So now I have to put the release plan into action, with my grip on the fisher I had, I just normally just do the ol’ heave ho toss and the critter is slightly airborne and in perpetual motion away from me. Works every time. Well it use to, seems this fisher was plotting and planning while I was distracted with his release. As I was in the final motion of the forward movement and the release of my grip, this little Tasmanian nutcase decides to roll in my hand that was now releasing it’s grip around his neck, and he firmly planted his nice razor sharp canines into my wrist, and at that moment a few explicative’s rolled off my tongue as my son made a few shrieks out the window when he realized daddy got bit. Now you d think as this little fur ball of fury would realize I was no longer holding on to him he’d just release his grip and fall to the ground and run off. BUT NO!!!! He has to shake his head while his teeth are sunk into the tendons in my wrist like a musky trying to shake a bucktail. I could see the gleam of victory in his beady little eyes as they shown in the headlights. With a sweeping motion like a pro bowler on steroids I fling the little creature from hades and he comes loose while one of his canines rakes across one of my tendons like a guitar string, sending what felt like 20,000 volts of pain up my arm as he breaks free and sails off into the darkness.
Now my dilemma, and the inevitable that I know is coming. I get to get more rabies shots. Yes, I said more, I was lucky enough to have to get the series of shots once before and knew, I was about to get them again. But right now it’s deer season and the dawn is cracking. I heard comments in the truck that I should get to the hospital and stitches, etc. For now I didn’t want to hear none of that, I wanted to hunt. I let the wound bleed into a bandana to help cleanse the wound, as I finished driving to our spot. Once there I downed 4 ibuprophen and wrapped the wound in the bandana. I figured I could make it till noon and then head the 18 miles to town to get the rabies treatment. Well I made it till 10 am, I wasn’t seeing any deer, probably because the screaming in my head was getting to loud and deer are sensitive to such things. Or they were just sitting around a stump somewhere listening to some fisher telling his story how he whupped a hunter this morning, laughing their tails off.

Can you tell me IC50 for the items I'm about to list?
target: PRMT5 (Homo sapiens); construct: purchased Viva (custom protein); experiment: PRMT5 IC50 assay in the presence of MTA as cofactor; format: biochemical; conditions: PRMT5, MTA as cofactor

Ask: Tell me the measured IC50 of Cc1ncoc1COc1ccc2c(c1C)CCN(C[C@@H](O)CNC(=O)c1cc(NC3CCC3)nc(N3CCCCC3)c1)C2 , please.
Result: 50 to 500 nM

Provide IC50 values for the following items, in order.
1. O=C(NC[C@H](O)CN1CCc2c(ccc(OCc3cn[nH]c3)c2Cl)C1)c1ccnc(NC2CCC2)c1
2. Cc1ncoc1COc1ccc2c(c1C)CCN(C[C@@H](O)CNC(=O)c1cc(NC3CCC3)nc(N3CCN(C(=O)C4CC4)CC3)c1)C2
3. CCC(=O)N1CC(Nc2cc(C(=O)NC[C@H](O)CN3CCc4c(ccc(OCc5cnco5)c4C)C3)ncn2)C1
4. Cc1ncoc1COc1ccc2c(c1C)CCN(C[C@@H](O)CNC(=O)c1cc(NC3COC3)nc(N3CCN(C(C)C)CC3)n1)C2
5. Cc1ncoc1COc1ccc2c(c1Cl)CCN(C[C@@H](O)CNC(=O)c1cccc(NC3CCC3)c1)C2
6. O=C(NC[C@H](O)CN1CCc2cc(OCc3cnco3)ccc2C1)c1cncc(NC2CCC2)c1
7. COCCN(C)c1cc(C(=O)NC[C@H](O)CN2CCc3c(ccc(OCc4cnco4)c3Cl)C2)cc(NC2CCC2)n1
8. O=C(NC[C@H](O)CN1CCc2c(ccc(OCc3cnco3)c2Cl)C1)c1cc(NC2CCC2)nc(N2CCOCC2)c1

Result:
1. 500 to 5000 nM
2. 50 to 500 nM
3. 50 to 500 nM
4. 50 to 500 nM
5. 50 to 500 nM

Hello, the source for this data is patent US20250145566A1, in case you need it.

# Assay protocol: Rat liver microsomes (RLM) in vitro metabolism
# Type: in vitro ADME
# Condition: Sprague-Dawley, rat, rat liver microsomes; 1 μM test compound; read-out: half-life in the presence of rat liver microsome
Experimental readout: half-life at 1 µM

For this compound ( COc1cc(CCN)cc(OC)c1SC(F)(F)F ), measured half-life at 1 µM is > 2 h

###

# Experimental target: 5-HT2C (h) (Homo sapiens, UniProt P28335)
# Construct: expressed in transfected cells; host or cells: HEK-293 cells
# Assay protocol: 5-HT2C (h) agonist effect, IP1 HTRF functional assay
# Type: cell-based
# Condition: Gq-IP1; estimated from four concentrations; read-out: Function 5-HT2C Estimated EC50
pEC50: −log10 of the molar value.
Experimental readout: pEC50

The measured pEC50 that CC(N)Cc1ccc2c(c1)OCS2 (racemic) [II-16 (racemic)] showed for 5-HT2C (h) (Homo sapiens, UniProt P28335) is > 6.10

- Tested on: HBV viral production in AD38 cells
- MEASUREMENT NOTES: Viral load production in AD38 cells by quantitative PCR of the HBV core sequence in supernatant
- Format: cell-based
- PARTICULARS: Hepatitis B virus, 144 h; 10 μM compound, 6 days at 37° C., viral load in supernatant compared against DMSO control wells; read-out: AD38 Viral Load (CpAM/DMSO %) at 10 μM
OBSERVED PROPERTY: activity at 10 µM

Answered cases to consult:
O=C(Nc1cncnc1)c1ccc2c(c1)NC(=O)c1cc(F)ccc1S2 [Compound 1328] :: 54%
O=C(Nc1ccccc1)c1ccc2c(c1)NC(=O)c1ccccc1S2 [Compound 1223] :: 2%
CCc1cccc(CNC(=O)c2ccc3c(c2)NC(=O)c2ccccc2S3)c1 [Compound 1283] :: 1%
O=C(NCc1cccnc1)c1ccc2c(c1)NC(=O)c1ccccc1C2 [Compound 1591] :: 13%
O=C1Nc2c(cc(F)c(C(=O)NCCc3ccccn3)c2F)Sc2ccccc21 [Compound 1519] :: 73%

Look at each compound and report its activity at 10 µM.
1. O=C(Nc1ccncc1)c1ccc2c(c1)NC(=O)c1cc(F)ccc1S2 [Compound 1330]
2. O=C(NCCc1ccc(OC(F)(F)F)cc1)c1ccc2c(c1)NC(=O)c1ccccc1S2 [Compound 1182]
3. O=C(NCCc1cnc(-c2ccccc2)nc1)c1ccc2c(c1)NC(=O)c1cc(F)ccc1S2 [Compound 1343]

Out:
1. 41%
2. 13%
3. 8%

So we pack it in and head to town. As we get to the emergency room, I check in and go thru the regular ropes, some know me by now and don’t get too surprised with some of the afflictions I’ve managed to acquire over the years. I explain the details and that leads to setting up the series of the shots. I’m a big guy, but when it comes to needles, I tend to get weak. With rabies shot, I not only get weak, I wonder what Nazi came up with this treatment, he couldn’t make a pill or 1 shot instead of 9? After the wound is clean and shot dispensed in parts of my carcass, the Dr. tells me that I’m not really doing too bad for rabies shots, 2 times in 30 some years of handling wild critters isn’t too bad an average. I think he was trying to make me feel better or add a little humor to the situation, but I guess I missed it, cause I was a little distracted with all the new painful spots inflicted upon me.
Ahhh, fond memories, that will not be easily forgotten, unfortunately. Below are the pics of the little critter and his brand mark he left and a vid of my son kinda making fun of me. Hope you enjoy!! Till next time stay safe,lol
You can see the evil.
My Huntin' bud
And an interview with an on scene eye witness